Friday, 2 February 2018

Felting Wool and Silk and a Rope onto Soap

"It's been chaos in here for weeks, Beaut." My companion, Elinor Gotland, picked her way between heaps of boxes, only to trip over the flex of the hoover.
"I am checking over my stash, changing the moth papers and clearing out the attic." Determined not to be interrupted again, I thought fortune had smiled on us both when Elinor noseplanted unharmed into a pile of batts of wool. I never imagined that her fall would plunge me down yet another crafting rabbithole. 


Getting back up, Elinor opened her mouth to complain, changed her mind and repeated her spectacular bounce onto one of the batts.
"Ooo, this pink is squooshy. Must be merino wool, can't be one of your native sheep breeds all covered in mouldy beige plant dyes."
"No, that batt is not my own work, as you so tactfully point out. Don't know where I bought it, didn't even know I had it. Which is exactly the point of having a sort out."
"Don't ram it back in the bag, let's do something with it. Something romantic for Valentine's Day."
I took no more notice of her romping about making skittish pink merino suggestions, just carried on digging out forgotten bags of raw fleece which I really ought to wash and process. It's a terrible thing when such a prospect becomes disheartening. At least there was no sign of moths. A large bar of lavender soap had been perfuming the air with its own natural moth deterrent ever since the unspeakable moth affliction of last May. It still had a faint lavender scent, though its surface looked a bit dried out.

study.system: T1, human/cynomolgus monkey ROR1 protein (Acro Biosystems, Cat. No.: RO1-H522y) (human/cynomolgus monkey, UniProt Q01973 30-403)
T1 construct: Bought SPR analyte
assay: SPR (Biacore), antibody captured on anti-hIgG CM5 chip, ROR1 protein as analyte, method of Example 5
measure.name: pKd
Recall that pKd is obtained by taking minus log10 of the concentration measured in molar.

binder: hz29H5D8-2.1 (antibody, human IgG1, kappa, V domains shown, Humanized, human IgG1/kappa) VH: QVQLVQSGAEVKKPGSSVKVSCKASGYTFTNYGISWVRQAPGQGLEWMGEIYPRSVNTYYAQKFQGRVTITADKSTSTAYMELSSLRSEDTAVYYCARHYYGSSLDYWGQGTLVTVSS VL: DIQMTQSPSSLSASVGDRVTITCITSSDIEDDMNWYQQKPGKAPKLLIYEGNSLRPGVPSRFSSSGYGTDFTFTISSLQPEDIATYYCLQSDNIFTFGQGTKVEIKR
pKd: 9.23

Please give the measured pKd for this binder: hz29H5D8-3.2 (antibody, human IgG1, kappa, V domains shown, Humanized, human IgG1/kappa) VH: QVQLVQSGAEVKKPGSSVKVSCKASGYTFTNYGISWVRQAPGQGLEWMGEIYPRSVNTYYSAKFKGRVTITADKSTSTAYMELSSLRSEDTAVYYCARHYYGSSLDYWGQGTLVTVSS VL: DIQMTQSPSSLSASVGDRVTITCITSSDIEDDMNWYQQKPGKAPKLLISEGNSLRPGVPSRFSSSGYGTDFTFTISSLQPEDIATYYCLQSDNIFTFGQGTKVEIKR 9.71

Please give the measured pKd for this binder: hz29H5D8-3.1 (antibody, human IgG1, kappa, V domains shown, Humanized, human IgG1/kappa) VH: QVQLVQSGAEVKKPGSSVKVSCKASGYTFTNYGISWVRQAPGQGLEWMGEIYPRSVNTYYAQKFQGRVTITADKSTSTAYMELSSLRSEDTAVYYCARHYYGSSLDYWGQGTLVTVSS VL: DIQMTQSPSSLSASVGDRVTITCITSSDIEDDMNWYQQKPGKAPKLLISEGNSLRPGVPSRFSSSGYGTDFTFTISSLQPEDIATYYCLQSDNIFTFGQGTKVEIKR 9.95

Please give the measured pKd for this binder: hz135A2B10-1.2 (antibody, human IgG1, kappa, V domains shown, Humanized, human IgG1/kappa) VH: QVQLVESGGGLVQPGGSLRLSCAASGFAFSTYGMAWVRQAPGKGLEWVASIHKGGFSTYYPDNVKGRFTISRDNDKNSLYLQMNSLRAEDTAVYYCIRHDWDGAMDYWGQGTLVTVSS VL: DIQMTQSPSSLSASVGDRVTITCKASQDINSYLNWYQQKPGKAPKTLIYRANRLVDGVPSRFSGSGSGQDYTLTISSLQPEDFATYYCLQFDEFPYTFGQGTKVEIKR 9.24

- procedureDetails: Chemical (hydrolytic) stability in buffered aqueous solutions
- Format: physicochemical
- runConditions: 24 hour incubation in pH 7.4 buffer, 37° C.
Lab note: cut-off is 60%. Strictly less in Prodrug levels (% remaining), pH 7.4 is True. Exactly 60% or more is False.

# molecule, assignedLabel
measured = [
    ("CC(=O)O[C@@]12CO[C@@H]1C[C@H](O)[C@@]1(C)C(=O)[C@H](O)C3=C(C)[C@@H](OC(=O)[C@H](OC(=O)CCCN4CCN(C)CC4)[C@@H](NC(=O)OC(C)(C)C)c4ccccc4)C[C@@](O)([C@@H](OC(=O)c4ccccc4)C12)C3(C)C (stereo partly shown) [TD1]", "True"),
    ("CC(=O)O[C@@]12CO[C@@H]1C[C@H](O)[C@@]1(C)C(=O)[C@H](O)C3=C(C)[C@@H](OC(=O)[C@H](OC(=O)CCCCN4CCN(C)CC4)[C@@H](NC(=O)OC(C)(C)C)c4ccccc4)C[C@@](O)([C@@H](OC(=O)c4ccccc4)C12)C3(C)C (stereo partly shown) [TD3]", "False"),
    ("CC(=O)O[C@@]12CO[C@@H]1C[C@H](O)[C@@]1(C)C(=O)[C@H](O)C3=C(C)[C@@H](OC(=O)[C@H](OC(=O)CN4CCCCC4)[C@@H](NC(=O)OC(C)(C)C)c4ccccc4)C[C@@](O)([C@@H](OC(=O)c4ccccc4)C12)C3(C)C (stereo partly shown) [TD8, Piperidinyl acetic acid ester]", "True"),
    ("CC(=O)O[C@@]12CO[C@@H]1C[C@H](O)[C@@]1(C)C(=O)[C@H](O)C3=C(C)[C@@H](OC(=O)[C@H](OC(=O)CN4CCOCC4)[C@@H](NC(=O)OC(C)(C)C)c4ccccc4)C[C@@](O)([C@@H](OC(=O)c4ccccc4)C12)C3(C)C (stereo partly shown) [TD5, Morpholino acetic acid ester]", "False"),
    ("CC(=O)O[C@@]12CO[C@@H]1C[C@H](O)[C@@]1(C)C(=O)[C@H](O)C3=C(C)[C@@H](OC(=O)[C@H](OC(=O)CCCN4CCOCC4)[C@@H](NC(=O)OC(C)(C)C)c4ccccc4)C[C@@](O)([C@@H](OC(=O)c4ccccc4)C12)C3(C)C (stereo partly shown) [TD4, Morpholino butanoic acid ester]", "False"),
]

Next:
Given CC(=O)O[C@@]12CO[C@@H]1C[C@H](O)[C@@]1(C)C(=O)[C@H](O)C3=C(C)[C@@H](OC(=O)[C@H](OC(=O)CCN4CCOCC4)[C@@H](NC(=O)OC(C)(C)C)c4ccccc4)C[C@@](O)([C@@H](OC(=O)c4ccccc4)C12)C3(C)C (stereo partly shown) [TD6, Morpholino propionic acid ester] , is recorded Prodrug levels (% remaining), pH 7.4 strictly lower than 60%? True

"Dust it off and put it by the sink, Beaut, it'll be fine. Better still, why don't you felt some of this merino round it?" 


My stern resolve and my deep reservations about wet felting all dissolved in the froth of Elinor's enthusiasm for this video tutorial. The edges of our soap bar were rounded off with a vegetable peeler and the whole thing was swaddled in a section of the pink merino batt.
I put it into the toe of some nylon tights before wetting it, as the wool was inclined to unwrap itself. Once wetted and squeezed to flatten the fibres against the soap, the covering seemed to be holding together after just a few minutes brisk rubbing between my hands. Couldn't resist taking it out to see.


Amazing. My past experience of wet felting has been hours of struggle for dodgy results. Though the lady on the video says it takes half an hour, another ten minutes of soapy massage, interspersed with plunges from the hot tap into a bowl of cold water, felted the merino firmly and tightly onto the soap. Great fun, I wanted to make another one straight away. Unfortunately, our shower contained only a bottle of shower gel and our sinks have those pump dispensers for handwash.


"Well, Beaut, I was going to give you this nice little tin of lavender soap, planning for your future moth protection."
"Ooo, great tin, just right for keeping stitch markers in. Give us the soap."
I had it wrapped up in a section from another batt, tucked into the nylon tights and under the tap before Elinor could ask to have a go at felting. The fresh soap lathered up richly.
Although the wool fibres in this batt seemed like merino, they initially formed a looser jacket which wrinkled around the soap. It didn't take much more than ten minutes to felt tightly, yet by the time I was satisfied, the bar of soap had diminished considerably in size. Both felted soaps dried out after a couple of hours on the radiator.